Suddenly, payments are a big deal again. There’s a whole new market and everyone from titans to startups are going after it.
Two things are driving it:
- Mobile. Every company is betting that we’ll use our phones as wallets.
- Virtual goods and Facebook. Somehow, Zynga and other social games makers on Facebook have managed to make micropayments work. This opens up all sorts of new potential opportunities to make people pay for stuff and to use Facebook’s social graph to drive more people to pay for more stuff.
In this context, PayPal’s hitting 100 million active users is pretty significant, because payments are a network effects business. Consumers will only use a payments service that tons of merchants use. Merchants will only use a payments service that tons of consumers have. This is why Amazon and Google haven’t made much inroads in the space despite their massive reach (and, in the case of Amazon, superior product).
But Facebook has a very strong network itself and, like eBay did with PayPal, can force a huge amount of people by making it mandatory on its platform. As Facebook drives an increasing share of online commerce traffic (which is a mortal threat to Google), it can get merchants to take Facebook Credits as payment.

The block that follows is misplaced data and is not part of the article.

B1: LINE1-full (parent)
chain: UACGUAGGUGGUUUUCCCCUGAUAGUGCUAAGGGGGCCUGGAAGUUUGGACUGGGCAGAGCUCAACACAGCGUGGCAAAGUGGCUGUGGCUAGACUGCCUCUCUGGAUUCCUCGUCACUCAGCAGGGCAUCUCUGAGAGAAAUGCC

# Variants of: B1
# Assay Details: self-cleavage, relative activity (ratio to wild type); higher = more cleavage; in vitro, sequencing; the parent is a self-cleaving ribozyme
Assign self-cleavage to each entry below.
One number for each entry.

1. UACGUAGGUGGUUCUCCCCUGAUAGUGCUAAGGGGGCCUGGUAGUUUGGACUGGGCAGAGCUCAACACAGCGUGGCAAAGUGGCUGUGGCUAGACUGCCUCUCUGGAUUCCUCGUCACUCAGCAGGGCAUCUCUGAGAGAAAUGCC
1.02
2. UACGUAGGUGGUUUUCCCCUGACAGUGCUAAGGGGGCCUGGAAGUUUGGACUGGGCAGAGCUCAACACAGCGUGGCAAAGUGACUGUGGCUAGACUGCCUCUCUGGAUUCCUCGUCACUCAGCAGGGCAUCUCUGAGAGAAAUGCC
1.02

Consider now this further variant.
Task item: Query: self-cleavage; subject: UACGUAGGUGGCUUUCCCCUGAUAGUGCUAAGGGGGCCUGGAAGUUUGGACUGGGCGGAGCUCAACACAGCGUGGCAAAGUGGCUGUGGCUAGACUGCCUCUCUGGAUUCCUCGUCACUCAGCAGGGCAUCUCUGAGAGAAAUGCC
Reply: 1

Meanwhile on mobile the stakes are completely different. Platform owners are promoting technologies like near-field communications, which are built into the phone and let you pay by waving your phone at the cash register. Startups like Square are trying to get past the chicken-and-egg problem of creating a new payments system by focusing first on helping merchants accept credit cards, only to then do away with credit cards altogether.
Who will win?
Only time will tell.
In the meantime, talk about a game of chess.
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